By John Muellbauer
The world economy is suffering from a Keynesian shortage of demand. Worse, it is trapped in a dangerous downward spiral of falling asset prices, rising bankruptcies, foreclosures and unemployment feeding into more of the same, along with falling commodity and now goods prices. Since no country is exempt, international co-ordination is needed and made easier because of the obvious common interest. The rapidity of the current contraction also means that fiscal solutions, though helpful, are not timely enough and create obvious free rider problems. Read more
By Richard Portes
Expectations for the G20 meeting on November 15 are excessive. It will not agree on changes to the institutions of global governance, nor will it come up with an ‘n-point plan’ for dealing with the crisis. Read more
By Arvind Subramanian
Getting countries with persistent current account surpluses to adjust obsessed Keynes because he was acutely aware of the limited leverage that could be exerted against such countries. Sixty years later, that problem continues to haunt the international financial system. The ongoing global crisis originated predominantly in poor national policies and regulation. But large current account surpluses, stemming in part from undervalued exchange rates, and the resulting liquidity surfeit was a facilitating factor.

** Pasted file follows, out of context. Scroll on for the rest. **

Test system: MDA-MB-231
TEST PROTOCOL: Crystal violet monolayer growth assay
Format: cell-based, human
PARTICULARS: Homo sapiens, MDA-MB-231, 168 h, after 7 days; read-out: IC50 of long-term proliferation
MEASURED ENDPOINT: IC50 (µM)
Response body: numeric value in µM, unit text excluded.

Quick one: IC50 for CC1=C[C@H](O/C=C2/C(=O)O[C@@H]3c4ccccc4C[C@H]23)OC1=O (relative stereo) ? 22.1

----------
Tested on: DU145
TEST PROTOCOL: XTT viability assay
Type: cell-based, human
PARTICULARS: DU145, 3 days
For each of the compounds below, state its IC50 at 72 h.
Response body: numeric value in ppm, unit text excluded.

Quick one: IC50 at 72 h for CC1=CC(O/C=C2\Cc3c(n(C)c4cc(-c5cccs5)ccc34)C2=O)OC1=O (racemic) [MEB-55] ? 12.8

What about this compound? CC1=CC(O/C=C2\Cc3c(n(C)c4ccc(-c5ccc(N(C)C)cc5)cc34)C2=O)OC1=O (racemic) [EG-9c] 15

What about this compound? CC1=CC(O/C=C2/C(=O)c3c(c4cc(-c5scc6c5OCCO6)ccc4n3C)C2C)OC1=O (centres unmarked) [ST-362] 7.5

Failure to address this issue by the Bretton Woods II process would be a serious abdication of responsibility by the financial system. Few issues are as central to the system or as much in need of multilateral cooperation.
Adding to the urgency of multilateral action will be US politics. If the US economy takes a downturn and the dollar continues to strengthen, a resurgence of protectionist pressures is likely. This time around, these pressures could well take the form of unilateral action against competitive currencies. It is noteworthy that President-elect Obama has actively and repeatedly supported action against “currency manipulation.” Read more
By Edmund Phelps
What theory can we use to get us out of the impending slump quickly and reliably? To use the “new classical” theory of fluctuations begun at Chicago in the 1970s – the theory in which the “risk management” models are embedded – is unthinkable, since it is precisely the theory falsified by the asset price collapse. The thoughts of some have turned to John Maynard Keynes. His insights into uncertainty and speculation were deep. Yet his employment theory was problematic and the “Keynesian” policy solutions are questionable at best. Read more
By Anders Åslund
This is the worst global asset bubble and financial panic since the Great Depression of 1929-1933. Still, almost all argue that it cannot become equally bad, because we have learned those lessons.
Analytically, that statement does not hold. True, our policymakers are not likely to repeat the same mistakes of the Great Depression, but they may commit other mistakes. Bank deposit insurance has come to stay for good, but not all advances represent progress, and many create new vulnerabilities. Read more